per Verrucosum and lower Trinodosum zones. Then, they de-
crease irregularly and finally reach pre-excursion values in the
(4) A minor positive peak is measured at the boundary be-
tween the Radiatus and the Loryi zones.
The Pont de Carajuan section apparently contains the entire
Valanginian-Hauterivian C-isotope event, while the La
Charce section covers only the upper part of it. In the
overlapping part, however, the
C-stratigraphy of the two
sections coincides precisely with the ammonite zonation.
This C-isotope curve can therefore be regarded as an ammo-
nite-calibrated standard for stratigraphic correlations.
In a further step we correlate the La Charce-Pont de Cara-
juan curve with the southern Alpine
C-record (Fig. 3) (Lini
et al. 1992; Channell et al. 1993; Lini 1994). In the Southern
Alps, (e.g. Capriolo section, Lombardian Basin) the Valangin-
C-excursion was dated with calcareous nannoplankton
and with magnetostratigraphy. The excursion falls within the
C. oblongata and the C. bollii nannofossil zones. Paleomag-
netic data document a beginning of the
magnetozone CM12. Peak values are reached in CM11. Be-
tween CM10N and CM8 the
C-curve returns to pre-excur-
C-isotope stratigraphy allows us to link the new Valangin-
ian-Hauterivian ammonite stratigraphy with magnetostratigra-
phy and with southern Alpine nannofossil zonation. Our data
(1) The beginning of the
C-excursion occurs within the
horizon Ct3 of the Campylotoxus Zone.
Therefore, the ammonite horizon Ct3 falls within magneto-
(2) The Inostranzewi Subzone (Ct4) containing the positive
shift can be correlated with the upper CM12 and lowermost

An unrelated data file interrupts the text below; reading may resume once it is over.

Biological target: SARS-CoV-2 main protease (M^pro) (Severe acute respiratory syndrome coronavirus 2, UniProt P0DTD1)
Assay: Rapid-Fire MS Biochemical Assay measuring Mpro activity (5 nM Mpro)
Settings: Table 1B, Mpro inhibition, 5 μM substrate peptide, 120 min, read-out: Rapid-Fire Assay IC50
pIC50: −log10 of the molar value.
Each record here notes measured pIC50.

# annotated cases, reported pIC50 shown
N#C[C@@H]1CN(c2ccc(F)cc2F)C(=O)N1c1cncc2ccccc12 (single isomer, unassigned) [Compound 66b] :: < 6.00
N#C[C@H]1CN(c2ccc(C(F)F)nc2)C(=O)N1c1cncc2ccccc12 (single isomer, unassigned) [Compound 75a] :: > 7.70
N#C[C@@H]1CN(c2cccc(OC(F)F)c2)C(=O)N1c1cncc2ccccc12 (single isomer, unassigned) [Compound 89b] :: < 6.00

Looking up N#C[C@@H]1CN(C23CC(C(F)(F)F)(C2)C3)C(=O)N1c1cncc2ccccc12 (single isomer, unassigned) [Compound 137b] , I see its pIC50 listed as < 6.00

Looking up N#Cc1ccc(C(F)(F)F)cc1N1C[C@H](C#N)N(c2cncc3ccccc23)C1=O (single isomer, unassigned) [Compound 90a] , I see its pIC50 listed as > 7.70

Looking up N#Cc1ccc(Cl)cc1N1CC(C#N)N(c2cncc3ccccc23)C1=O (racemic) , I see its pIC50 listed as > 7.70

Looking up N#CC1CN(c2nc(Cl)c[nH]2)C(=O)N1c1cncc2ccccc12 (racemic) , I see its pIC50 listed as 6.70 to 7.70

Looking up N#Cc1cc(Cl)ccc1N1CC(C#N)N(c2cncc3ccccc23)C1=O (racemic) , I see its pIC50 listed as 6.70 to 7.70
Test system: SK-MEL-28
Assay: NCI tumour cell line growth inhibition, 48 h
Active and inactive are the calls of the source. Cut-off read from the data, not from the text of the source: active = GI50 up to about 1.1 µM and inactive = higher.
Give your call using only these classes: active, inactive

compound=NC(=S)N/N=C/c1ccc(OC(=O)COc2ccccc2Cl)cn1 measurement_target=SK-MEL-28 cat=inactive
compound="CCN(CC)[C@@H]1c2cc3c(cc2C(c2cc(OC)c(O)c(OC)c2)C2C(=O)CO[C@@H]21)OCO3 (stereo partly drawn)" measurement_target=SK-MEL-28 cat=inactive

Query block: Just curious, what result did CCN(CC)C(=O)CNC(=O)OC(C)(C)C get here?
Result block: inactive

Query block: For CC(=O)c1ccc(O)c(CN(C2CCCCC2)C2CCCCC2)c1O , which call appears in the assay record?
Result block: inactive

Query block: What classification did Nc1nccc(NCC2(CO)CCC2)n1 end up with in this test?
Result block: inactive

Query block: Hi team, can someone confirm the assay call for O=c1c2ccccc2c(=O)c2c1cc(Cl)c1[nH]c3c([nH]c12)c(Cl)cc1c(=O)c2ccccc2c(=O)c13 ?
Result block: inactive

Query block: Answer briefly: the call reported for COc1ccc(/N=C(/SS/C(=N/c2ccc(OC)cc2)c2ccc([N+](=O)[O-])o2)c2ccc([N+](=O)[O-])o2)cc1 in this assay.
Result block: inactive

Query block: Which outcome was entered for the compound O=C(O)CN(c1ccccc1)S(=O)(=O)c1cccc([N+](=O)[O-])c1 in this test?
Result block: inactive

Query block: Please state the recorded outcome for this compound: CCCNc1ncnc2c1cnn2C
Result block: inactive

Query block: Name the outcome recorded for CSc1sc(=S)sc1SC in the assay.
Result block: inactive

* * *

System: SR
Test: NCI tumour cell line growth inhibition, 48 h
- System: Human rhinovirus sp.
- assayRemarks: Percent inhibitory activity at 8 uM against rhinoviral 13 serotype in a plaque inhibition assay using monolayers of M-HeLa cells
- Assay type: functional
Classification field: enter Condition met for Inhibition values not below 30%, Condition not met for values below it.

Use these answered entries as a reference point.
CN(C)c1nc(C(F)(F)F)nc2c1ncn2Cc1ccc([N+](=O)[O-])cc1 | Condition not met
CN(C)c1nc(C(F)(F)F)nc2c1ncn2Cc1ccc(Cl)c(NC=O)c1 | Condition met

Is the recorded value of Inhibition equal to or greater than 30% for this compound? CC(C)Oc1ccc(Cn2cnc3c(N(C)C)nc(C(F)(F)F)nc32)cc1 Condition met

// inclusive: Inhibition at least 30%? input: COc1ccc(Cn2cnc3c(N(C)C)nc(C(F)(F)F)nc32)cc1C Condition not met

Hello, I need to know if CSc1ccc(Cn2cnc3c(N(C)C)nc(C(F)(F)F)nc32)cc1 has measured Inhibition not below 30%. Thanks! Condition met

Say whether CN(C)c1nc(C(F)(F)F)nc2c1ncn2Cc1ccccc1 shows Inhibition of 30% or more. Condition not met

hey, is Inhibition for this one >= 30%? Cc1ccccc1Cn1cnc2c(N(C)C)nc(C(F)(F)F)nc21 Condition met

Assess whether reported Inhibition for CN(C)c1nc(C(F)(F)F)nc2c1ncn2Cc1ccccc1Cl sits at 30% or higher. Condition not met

(3) Peak values of the verrucosum (V1) and pronecostatum
(V2) horizons entirely lie within CM11.
(4) The decreasing
C-values marking the end of the Val-
C-excursion allow us to place the uppermost Ver-
rucosum zone horizon peregrinus (V3) into magnetozone
CM10N. The Trinodosum, Callidiscus, Radiatus and the
basal part of the Loryi zones coincide with magnetozones
The correlation of the Southern French composite
stratigraphy with the reference
C-stratigraphy in the
Southern Alps offers the opportunity to link ammonite stratig-
raphy with magnetostratigraphy. The new correlation differs
by about one magnetozone from earlier published correlations.
C-ISOTOPE STRATIGRAPHY, A CALIBRATION TOOL BETWEEN AMMONITE - AND MAGNETOSTRATIGRAPHY 95
Channell et al. (1995) placed the top of the Campylotoxus
Zone into CM12A. With our new correlation we place the
boundary between Campylotoxus and Verrucosum Zone into
CM11. Channell et al. (1995) correlated the Verrucosum Zone
into CM12A–CM11A. Our data document that the Verruco-
sum Zone falls within CM11, and possibly the lower part of
CM10N. Channell et al. (1995) and Mutterlose et al. (1996)
place the Radiatus Zone into CM11–CM10N. In our correla-
tions we can place the Radiatus Zone into CM10 to CM9. The
base of the Radiatus Zone is proposed as the stage boundary